Volunteers like Alice Beall, of Oviedo, and Peggy Harwood, of Winter Springs, are at the HOPE collection area in the Oviedo Mall Tuesdays and Fridays from 3 p.m. to 9 p.m., Saturdays from 11 a.m. to 9 p.m., and Sundays from noon to 6 p.m. until Jan. 29. Residents are encourage to drop off donations during any of these times.

"I think it's amazing," Harwood said. "I think it's going to bless a lot of families."

An announcement of the total collected items will occur at Oviedo Mall on Tuesday, Jan. 31, at 7 p.m., according to the HOPE website. For more information on how to donate or how to get involved with HOPE, visit their website at

By Amy KD Tobik | Seminole Chronicle | January 11th, 2012

There's a real sense of history as thousands of people gather for church services each Sunday at St. Luke's Lutheran Church. Several generations of worshippers stroll along the walkway together chatting about their families, their current church projects and plans for the future. This year, as St. Luke's Lutheran Church observes its 100th anniversary, the congregation will be celebrating both their roots in the community as well as their continuous faith.  CLICK TO READ THE REST OF THIS ARTICLE (PDF)

By Gary Taylor | Orlando Sentinel | December 29th, 2011

Like most mothers, Shanti Suarez-Correa's first concern is her children. Her family already was being helped by the HOPE Helps Inc. in downtown Oviedo when the organization launched its Kids of HOPE Enrichment program in 2008.

Her three children — Madison, 12; Evan, 10; and Destin, 8 — are among about 700 who benefit from the program that provides healthful meals when they are out of school. "It's truly a blessing," said Suarez-Correa, a preschool teacher. Her husband, Robert Correa, lost his job as a medical assistant, and while they struggle to meet their monthly obligations, including a rent payment of $1,000, Suarez-Correa knows her children will be nourished.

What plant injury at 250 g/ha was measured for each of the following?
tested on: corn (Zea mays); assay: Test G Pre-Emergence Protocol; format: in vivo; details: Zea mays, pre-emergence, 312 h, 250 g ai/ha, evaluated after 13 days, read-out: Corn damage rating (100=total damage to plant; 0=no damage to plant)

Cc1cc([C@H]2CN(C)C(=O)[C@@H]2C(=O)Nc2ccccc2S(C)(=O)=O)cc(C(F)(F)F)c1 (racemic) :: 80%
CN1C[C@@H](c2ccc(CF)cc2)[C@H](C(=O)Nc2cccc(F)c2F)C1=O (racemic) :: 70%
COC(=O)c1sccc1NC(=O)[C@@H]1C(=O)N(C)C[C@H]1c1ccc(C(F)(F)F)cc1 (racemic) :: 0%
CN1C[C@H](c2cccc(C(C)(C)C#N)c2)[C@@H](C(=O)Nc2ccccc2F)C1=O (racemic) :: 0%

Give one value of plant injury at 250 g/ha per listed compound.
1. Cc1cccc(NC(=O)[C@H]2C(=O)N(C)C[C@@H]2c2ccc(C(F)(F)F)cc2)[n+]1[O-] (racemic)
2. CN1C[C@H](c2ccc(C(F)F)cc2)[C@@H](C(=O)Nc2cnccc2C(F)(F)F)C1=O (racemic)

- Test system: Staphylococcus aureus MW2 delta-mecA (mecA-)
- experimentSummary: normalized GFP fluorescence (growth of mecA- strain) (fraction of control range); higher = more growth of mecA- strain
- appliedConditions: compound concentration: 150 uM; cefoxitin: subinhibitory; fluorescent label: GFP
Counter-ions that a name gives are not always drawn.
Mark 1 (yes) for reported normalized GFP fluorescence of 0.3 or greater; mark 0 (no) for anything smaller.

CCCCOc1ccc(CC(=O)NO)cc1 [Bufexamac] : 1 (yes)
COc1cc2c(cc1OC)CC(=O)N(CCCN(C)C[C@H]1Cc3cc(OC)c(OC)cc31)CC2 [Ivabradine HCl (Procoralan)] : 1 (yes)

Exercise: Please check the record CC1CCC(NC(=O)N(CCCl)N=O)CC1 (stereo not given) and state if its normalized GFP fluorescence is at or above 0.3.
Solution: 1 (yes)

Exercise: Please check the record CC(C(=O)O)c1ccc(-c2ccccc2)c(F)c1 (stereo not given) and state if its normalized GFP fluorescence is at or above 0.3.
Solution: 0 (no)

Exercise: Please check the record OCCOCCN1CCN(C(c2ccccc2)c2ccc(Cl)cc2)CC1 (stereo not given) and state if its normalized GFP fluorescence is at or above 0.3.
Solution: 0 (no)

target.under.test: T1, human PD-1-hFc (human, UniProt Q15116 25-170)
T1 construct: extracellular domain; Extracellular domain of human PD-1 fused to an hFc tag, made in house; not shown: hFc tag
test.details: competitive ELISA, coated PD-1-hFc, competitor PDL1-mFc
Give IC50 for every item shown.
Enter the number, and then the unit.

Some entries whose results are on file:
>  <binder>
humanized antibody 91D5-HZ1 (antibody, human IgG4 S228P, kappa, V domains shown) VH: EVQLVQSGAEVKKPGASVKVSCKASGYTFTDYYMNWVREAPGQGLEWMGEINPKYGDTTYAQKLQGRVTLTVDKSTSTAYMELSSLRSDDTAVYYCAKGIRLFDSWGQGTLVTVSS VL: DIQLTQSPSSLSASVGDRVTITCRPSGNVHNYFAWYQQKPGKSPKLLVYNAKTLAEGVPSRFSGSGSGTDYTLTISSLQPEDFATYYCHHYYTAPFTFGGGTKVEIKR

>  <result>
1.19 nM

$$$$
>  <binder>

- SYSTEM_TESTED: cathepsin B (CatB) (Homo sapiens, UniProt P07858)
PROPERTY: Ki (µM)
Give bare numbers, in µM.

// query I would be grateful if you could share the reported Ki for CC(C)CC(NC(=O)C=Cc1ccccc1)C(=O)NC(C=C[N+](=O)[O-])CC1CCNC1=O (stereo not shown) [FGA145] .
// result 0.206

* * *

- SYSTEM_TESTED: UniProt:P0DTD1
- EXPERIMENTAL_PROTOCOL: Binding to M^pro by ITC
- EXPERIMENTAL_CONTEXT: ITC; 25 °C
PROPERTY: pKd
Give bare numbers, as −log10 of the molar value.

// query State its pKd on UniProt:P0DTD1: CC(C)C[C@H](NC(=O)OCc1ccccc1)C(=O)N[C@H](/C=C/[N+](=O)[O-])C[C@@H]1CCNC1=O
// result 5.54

HOPE Helps, one of several nonprofit organizations supported by the Orlando Sentinel Family Fund Holiday Campaign, started five years ago when founder Krissy Todd opened a thrift store in Oviedo. HOPE stands for Housing, Outreach, Prevention, Education.

A food pantry soon was added, and in 2008, they tested the Kids of HOPE Enrichment program, said Executive Director Joan Faulkner. It was the idea of the group's resource coordinator, Christine Wright, and was a big hit right away, Faulkner said.

The children served by the program qualify for free or reduced-price lunches at school. "We provide them with lunches throughout all breaks," Faulkner said. It is volunteers who make this and other programs at HOPE Helps work, she said. In fact, Faulkner was a volunteer for about two years before joining the staff.

The organization has about 400 volunteers, many of them part of "The Body," a coalition of 30 churches that supports HOPE Helps. The volunteers are young and old, Faulkner said. For instance, Oviedo High School student Courtney Wright, daughter of the organization's resource coordinator, is involved heavily in the Kids of HOPE program, Faulkner said. Volunteering at HOPE Helps can qualify a student for community-service hours needed for Bright Futures scholarships.

"I think the most important thing is that HOPE is making a huge impact in the lives of these families by making sure they are not hungry," Faulkner said. "Although we have seen an increase in need in the past three years we've been doing this program, we've also been supported by the community, like organizations such as the Orlando Sentinel McCormick Family Fund." Sometimes help is unexpected.

Recently, a Girl Scout troop arrived with 200 lunches that Scouts had packaged. These weren't just plain brown sacks. The girls decorated every one of them. Those decorated lunch bags are a special treat for her children, Correa-Suarez said. "It was like Christmas for my kids when they opened those bags," she said. During breaks from school, Suarez-Correa goes to HOPE Helps to get lunches for her children for the following week. "They really come through," she said. "It's always an abundance of stuff." Each lunch bag includes a small box of cereal, a nonperishable meal such as an individual pasta entree, fruit and two snacks. "It's always healthy stuff," Suarez-Correa said.

HOPE Helps also provides special meals for families on holidays such as Christmas and Thanksgiving. And Suarez-Correa said she cuts down on her expenses by shopping at the center's thrift store, buying everything from clothes to household items.